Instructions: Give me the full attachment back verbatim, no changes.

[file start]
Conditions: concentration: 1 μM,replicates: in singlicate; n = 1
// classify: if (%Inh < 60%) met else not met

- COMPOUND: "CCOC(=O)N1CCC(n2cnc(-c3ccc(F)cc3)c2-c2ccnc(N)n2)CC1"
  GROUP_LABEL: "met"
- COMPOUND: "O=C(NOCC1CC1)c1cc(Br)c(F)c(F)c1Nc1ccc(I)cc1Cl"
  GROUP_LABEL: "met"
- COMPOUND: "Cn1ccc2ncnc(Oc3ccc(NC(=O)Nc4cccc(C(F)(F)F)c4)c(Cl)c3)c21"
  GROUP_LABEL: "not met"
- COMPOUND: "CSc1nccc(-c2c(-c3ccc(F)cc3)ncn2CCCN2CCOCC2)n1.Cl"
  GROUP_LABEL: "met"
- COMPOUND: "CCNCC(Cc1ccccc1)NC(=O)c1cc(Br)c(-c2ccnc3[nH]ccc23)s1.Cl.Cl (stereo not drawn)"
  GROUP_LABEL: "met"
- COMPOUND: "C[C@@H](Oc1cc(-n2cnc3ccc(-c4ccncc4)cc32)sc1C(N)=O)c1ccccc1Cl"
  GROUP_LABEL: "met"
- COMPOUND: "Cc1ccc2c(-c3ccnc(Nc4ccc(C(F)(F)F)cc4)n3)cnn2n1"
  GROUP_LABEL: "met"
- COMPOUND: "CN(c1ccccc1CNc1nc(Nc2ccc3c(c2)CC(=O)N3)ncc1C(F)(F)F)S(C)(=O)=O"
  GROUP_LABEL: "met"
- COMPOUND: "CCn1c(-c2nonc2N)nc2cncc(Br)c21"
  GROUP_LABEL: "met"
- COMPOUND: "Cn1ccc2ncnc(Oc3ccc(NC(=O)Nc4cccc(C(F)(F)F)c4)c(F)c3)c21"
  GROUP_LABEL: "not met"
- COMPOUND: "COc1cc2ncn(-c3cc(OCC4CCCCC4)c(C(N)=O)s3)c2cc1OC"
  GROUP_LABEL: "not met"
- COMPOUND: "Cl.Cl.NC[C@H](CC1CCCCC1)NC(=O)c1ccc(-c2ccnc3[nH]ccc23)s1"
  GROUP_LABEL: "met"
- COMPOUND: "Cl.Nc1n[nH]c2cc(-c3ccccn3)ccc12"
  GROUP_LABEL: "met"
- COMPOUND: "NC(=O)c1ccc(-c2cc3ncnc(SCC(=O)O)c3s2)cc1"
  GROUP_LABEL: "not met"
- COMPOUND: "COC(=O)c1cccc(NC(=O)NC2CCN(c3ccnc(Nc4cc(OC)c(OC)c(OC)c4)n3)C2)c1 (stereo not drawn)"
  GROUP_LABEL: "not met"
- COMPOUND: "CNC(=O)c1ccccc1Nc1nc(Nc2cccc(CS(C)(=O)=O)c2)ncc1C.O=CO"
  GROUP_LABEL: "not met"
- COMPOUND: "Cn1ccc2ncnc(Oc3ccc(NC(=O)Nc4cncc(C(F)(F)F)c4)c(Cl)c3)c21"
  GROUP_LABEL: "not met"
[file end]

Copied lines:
Conditions: concentration: 1 μM,replicates: in singlicate; n = 1
// classify: if (%Inh < 60%) met else not met

- COMPOUND: "CCOC(=O)N1CCC(n2cnc(-c3ccc(F)cc3)c2-c2ccnc(N)n2)CC1"
  GROUP_LABEL: "met"
- COMPOUND: "O=C(NOCC1CC1)c1cc(Br)c(F)c(F)c1Nc1ccc(I)cc1Cl"
  GROUP_LABEL: "met"
- COMPOUND: "Cn1ccc2ncnc(Oc3ccc(NC(=O)Nc4cccc(C(F)(F)F)c4)c(Cl)c3)c21"
  GROUP_LABEL: "not met"
- COMPOUND: "CSc1nccc(-c2c(-c3ccc(F)cc3)ncn2CCCN2CCOCC2)n1.Cl"
  GROUP_LABEL: "met"
- COMPOUND: "CCNCC(Cc1ccccc1)NC(=O)c1cc(Br)c(-c2ccnc3[nH]ccc23)s1.Cl.Cl (stereo not drawn)"
  GROUP_LABEL: "met"
- COMPOUND: "C[C@@H](Oc1cc(-n2cnc3ccc(-c4ccncc4)cc32)sc1C(N)=O)c1ccccc1Cl"
  GROUP_LABEL: "met"
- COMPOUND: "Cc1ccc2c(-c3ccnc(Nc4ccc(C(F)(F)F)cc4)n3)cnn2n1"
  GROUP_LABEL: "met"
- COMPOUND: "CN(c1ccccc1CNc1nc(Nc2ccc3c(c2)CC(=O)N3)ncc1C(F)(F)F)S(C)(=O)=O"
  GROUP_LABEL: "met"
- COMPOUND: "CCn1c(-c2nonc2N)nc2cncc(Br)c21"
  GROUP_LABEL: "met"
- COMPOUND: "Cn1ccc2ncnc(Oc3ccc(NC(=O)Nc4cccc(C(F)(F)F)c4)c(F)c3)c21"
  GROUP_LABEL: "not met"
- COMPOUND: "COc1cc2ncn(-c3cc(OCC4CCCCC4)c(C(N)=O)s3)c2cc1OC"
  GROUP_LABEL: "not met"
- COMPOUND: "Cl.Cl.NC[C@H](CC1CCCCC1)NC(=O)c1ccc(-c2ccnc3[nH]ccc23)s1"
  GROUP_LABEL: "met"
- COMPOUND: "Cl.Nc1n[nH]c2cc(-c3ccccn3)ccc12"
  GROUP_LABEL: "met"
- COMPOUND: "NC(=O)c1ccc(-c2cc3ncnc(SCC(=O)O)c3s2)cc1"
  GROUP_LABEL: "not met"
- COMPOUND: "COC(=O)c1cccc(NC(=O)NC2CCN(c3ccnc(Nc4cc(OC)c(OC)c(OC)c4)n3)C2)c1 (stereo not drawn)"
  GROUP_LABEL: "not met"
- COMPOUND: "CNC(=O)c1ccccc1Nc1nc(Nc2cccc(CS(C)(=O)=O)c2)ncc1C.O=CO"
  GROUP_LABEL: "not met"
- COMPOUND: "Cn1ccc2ncnc(Oc3ccc(NC(=O)Nc4cncc(C(F)(F)F)c4)c(Cl)c3)c21"
  GROUP_LABEL: "not met"